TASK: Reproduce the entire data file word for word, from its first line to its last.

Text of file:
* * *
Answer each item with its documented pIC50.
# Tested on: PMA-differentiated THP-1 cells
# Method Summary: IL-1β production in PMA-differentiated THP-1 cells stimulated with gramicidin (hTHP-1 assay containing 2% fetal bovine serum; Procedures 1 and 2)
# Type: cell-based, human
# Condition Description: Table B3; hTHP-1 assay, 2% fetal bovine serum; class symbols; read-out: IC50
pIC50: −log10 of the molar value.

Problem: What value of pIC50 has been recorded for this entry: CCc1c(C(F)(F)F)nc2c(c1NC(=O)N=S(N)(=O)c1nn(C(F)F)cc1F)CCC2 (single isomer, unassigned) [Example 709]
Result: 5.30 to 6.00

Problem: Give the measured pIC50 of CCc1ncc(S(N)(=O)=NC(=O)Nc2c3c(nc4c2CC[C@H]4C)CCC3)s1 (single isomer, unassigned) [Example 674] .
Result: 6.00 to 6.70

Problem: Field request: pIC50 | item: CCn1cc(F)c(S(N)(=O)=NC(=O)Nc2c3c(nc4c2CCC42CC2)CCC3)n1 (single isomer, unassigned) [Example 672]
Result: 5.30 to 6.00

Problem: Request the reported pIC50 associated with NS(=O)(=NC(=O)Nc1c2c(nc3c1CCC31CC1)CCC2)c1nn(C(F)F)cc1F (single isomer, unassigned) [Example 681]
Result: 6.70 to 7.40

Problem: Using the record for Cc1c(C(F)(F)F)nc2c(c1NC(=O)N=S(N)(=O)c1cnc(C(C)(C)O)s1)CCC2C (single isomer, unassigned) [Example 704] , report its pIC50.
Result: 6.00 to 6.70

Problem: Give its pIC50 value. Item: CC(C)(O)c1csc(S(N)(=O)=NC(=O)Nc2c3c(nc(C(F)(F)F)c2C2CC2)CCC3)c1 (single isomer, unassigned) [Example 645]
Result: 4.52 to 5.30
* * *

Answer each item with its documented pIC50.
# Tested on: PMA-differentiated THP-1 cells
# Method Summary: IL-1β production in PMA-differentiated THP-1 cells stimulated with gramicidin (hTHP-1 assay containing 2% fetal bovine serum; Procedures 1 and 2)
# Type: cell-based, human
# Condition Description: Table B3; hTHP-1 assay, 2% fetal bovine serum; class symbols; read-out: IC50
pIC50: −log10 of the molar value.

Problem: What value of pIC50 has been recorded for this entry: CCc1c(C(F)(F)F)nc2c(c1NC(=O)N=S(N)(=O)c1nn(C(F)F)cc1F)CCC2 (single isomer, unassigned) [Example 709]
Result: 5.30 to 6.00

Problem: Give the measured pIC50 of CCc1ncc(S(N)(=O)=NC(=O)Nc2c3c(nc4c2CC[C@H]4C)CCC3)s1 (single isomer, unassigned) [Example 674] .
Result: 6.00 to 6.70

Problem: Field request: pIC50 | item: CCn1cc(F)c(S(N)(=O)=NC(=O)Nc2c3c(nc4c2CCC42CC2)CCC3)n1 (single isomer, unassigned) [Example 672]
Result: 5.30 to 6.00

Problem: Request the reported pIC50 associated with NS(=O)(=NC(=O)Nc1c2c(nc3c1CCC31CC1)CCC2)c1nn(C(F)F)cc1F (single isomer, unassigned) [Example 681]
Result: 6.70 to 7.40

Problem: Using the record for Cc1c(C(F)(F)F)nc2c(c1NC(=O)N=S(N)(=O)c1cnc(C(C)(C)O)s1)CCC2C (single isomer, unassigned) [Example 704] , report its pIC50.
Result: 6.00 to 6.70

Problem: Give its pIC50 value. Item: CC(C)(O)c1csc(S(N)(=O)=NC(=O)Nc2c3c(nc(C(F)(F)F)c2C2CC2)CCC3)c1 (single isomer, unassigned) [Example 645]
Result: 4.52 to 5.30